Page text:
Stack Overflow is a community of 4.7 million programmers, just like you, helping each other.

Join them; it only takes a minute:

Sign up
Join the Stack Overflow community to:
  1. Ask programming questions
  2. Answer and help your peers
  3. Get recognized for your expertise

Suppose you have a module that you know is safe.

You want to mark it as Safe Haskell with something like {-# LANGUAGE Safe #-} in the module itself or with something like Extensions: Safe in the cabal file. Unfortunately, doing either of these breaks backwards compatibility (i.e. the module will not build on GHC < 7.2).

If the entire library is Safe, you can just wrap the extensions directive in the cabal file like this:

if impl(ghc >= 7.2)
  Extensions: Safe

But that only works for the entire library.

How do you mark a single module as Safe Haskell in a backwards compatible way?

share|improve this question
{-# LANGUAGE CPP #-}; #if __GLASGOW_HASKELL__ >= 702; {-# LANGUAGE Safe #-}; #endif ? – Daniel Fischer Jun 23 '12 at 17:51
...and I was just about to submit an answer with that exact piece of code. @DanielFischer is right; it works, but it wouldn't have worked on older GHC versions IIRC because all LANGUAGE pragmas had to be in one block back then (so CPP wouldn't have had been enabled "in time" for the following line). You can also define a Cabal flag that detects the GHC version and conditionally uses a completely different file when compiling. – dflemstr Jun 23 '12 at 17:56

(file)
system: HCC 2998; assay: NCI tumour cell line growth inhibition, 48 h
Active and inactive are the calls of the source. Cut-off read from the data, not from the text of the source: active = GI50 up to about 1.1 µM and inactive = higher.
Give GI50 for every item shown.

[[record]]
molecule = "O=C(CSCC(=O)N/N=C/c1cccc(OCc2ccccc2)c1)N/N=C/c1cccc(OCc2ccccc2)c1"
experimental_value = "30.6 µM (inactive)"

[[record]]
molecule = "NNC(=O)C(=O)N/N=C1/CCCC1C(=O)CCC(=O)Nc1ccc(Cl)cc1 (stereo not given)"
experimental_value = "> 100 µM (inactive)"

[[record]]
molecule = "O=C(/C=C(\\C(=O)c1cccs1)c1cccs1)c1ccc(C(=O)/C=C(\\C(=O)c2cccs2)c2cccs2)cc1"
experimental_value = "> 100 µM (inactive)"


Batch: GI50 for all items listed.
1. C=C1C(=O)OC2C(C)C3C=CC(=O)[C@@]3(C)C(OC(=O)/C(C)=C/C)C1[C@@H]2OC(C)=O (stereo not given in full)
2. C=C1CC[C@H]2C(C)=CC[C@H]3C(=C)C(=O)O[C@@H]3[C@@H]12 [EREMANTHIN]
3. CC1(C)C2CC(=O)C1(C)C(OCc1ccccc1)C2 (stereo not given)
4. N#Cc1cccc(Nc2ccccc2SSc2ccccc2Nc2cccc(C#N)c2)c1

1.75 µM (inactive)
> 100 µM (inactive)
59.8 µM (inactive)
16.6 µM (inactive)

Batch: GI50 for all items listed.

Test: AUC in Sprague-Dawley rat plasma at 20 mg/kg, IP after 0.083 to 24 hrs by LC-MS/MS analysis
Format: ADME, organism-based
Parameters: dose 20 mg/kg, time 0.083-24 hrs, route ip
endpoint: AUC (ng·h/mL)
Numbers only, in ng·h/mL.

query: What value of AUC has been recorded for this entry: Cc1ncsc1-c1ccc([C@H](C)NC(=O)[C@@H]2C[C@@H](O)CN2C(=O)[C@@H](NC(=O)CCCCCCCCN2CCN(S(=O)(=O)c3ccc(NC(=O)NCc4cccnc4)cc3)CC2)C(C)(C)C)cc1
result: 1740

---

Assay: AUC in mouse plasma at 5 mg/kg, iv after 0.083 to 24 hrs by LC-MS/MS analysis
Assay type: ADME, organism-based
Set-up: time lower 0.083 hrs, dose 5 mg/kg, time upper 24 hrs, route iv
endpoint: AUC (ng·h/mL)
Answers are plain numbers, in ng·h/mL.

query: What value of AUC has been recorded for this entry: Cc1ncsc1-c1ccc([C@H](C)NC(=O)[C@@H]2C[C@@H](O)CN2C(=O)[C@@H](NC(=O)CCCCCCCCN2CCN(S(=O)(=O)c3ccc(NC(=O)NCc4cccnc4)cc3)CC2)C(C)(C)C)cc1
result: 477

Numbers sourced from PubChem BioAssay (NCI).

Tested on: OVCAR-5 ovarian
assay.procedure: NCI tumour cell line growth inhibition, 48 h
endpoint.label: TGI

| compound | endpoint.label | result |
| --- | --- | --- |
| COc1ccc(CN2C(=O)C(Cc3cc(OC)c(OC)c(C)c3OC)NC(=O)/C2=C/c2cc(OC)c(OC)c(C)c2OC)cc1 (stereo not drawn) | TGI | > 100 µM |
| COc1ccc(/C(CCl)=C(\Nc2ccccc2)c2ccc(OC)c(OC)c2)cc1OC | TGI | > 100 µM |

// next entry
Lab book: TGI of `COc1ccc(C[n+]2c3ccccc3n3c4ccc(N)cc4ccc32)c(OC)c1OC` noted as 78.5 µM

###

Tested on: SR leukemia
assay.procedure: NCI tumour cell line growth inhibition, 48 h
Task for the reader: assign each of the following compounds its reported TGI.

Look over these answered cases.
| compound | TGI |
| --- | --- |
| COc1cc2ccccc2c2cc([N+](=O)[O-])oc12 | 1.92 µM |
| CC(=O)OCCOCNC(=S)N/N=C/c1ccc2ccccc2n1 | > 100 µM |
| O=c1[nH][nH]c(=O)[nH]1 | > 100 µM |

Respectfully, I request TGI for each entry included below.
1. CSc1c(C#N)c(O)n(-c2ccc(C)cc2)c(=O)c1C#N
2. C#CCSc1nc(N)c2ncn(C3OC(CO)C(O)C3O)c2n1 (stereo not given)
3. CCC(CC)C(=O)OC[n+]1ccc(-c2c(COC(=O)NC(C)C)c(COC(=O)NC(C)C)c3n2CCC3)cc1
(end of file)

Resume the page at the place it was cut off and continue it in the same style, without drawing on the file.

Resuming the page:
@DanielFischer That's exactly what I was looking for. Thank you. I'll accept it as an answer if you post it. – scvalex Jun 23 '12 at 18:09
@dflemstr Do you happen to remember which GHC versions had that behaviour? – scvalex Jun 23 '12 at 18:11
up vote 5 down vote accepted

If you don't need to support GHC versions older than 6.12 (6.12.3 is the oldest I have tested the construct with¹), you can do it with the preprocessor,

#if __GLASGOW_HASKELL__ >= 702
{-# LANGUAGE Safe #-}

Alternatively, you can use a flag in the .cabal file to select the source file which to include.

¹ For ghc-6.12, you must have all {-# LANGUAGE #-} pragmas not guarded by the #if in one group before the #if, since 7.0, they may also appear after the #if.

share|improve this answer

You can write two versions of the module, and choose between them at compile-time. For example:

-- has-safe/Foo.hs
foo = 3

-- no-safe/Foo.hs
{-# LANGUAGE CPP, Safe #-}
foo = 3

-- foo.cabal
if impl(ghc >= 7)
    hs-source-dirs: has-safe
    hs-source-dirs: no-safe

There are advantages and disadvantages to this approach over the CPP-based approach. The main advantage is that you have all the conditions cabal supports available to you to make your choice. The main disadvantage is that you now have two files to keep in sync. (However, this should be particularly easy to automate: something like

echo {-# LANGUAGE Safe #-} > has-safe/Foo.hs
cat no-safe/Foo.hs >> has-safe/Foo.hs

after each edit to no-safe/Foo.hs should do the trick and can be automated in various ways.)

share|improve this answer

Your Answer


By posting your answer, you agree to the privacy policy and terms of service.

Not the answer you're looking for? Browse other questions tagged or ask your own question.